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    I have a general idea of my characters when I start and I get to know them as we go along. Sometimes they surprise me. When I am writing from their POV (third person, sometimes limited sometimes omniscient depending) I find that I am thinking their thoughts, if that makes any sense. Maybe the best way I can describe it is "getting into character." After a while it feels natural to write the things they do or think because in a way, I am them.
     
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  5. cybrxkhan
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    cybrxkhan Contributing Member

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    My suggestions (and some already stated above):

    - Draw inspiration from people you know. I sometimes have female characters who are assertive and very tomboyish. Oftentimes, when I'm not sure how to proceed with such a character, I would ask myself what my best female friend would do - because she herself is pretty assertive and tomboyish. In doing this, I sort of get an idea of how things could proceed.
    - Talk to your characters as if they were imaginary friends. It can work if you take it seriously. It's sort of worked for me before.
    - Analyze the relationship(s) the character has with other characters. This has worked tremendously for me. Basically, I study what exactly are the dynamics of the relationships between various characters (i.e., how and why would personality A compliment/clash/etc. with personality B, and what could result, etc.), and oftentimes this forces me to think about what the character would and would not do in different situations.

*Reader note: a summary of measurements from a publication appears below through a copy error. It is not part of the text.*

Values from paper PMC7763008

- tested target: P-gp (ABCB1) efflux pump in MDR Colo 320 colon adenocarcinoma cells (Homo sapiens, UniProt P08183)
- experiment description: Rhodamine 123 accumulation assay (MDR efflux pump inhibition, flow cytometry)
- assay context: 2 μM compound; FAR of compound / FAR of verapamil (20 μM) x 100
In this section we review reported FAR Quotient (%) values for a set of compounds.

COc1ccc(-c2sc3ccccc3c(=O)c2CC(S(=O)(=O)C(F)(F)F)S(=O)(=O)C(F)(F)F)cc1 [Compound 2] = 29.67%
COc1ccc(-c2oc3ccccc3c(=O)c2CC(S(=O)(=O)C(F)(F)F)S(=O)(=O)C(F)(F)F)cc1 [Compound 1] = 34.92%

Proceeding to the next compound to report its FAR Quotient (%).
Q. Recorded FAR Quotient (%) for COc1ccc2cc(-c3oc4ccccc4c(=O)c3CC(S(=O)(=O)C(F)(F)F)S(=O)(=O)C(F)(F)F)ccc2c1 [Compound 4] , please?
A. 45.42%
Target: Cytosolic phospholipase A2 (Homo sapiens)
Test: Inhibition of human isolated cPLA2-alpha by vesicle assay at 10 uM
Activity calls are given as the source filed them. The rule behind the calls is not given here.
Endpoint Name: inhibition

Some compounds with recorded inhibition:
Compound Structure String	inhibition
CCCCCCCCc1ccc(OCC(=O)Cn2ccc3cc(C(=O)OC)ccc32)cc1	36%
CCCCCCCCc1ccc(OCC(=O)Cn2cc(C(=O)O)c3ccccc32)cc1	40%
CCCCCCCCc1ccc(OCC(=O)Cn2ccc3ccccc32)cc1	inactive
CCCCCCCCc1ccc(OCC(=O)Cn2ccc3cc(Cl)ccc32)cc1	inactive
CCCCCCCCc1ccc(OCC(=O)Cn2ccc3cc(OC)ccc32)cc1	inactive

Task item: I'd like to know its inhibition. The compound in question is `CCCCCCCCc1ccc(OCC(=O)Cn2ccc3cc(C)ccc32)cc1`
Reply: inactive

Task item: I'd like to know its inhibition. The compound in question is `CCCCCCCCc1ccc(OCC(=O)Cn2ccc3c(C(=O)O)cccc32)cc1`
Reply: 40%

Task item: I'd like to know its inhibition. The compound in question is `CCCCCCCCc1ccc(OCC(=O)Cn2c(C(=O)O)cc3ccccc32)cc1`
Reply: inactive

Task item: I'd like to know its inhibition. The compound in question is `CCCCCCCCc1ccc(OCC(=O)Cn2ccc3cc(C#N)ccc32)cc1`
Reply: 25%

- Just write out the character even if you don't know exactly. This doesn't really work for me, but it's worked for a lot of other people - apparently some people just need to write to get the ideas fully out.

    HOpe that helps.
     
  6. AllThingsMagical
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    AllThingsMagical Member

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    I quite often create scenarios that could happen to my character either in the book or in their 'life' prior to or after the story I'm writing. I then play out different ways they might behave in order to get a sense of them. For example if I have a character I might imagine them in a bar and then let the ideas and their reactions to events just flow from there. Gives me something to do on the bus in the mornings at least :)
     
  7. Show
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    Show Contributing Member Contributor

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    We hang out at a diner and talk over a Sprite. :p
     
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  8. NikkiNoodle
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    NikkiNoodle Active Member

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    Tee-he-he. Over a sprite.;-D
     
  9. Show
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    Show Contributing Member Contributor

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    Hey, I'm still underaged and so are many of my characters. :p (And many of those that aren't either aren't the drinking type or are not the kinds of folks you wanna give alcohol to. :p )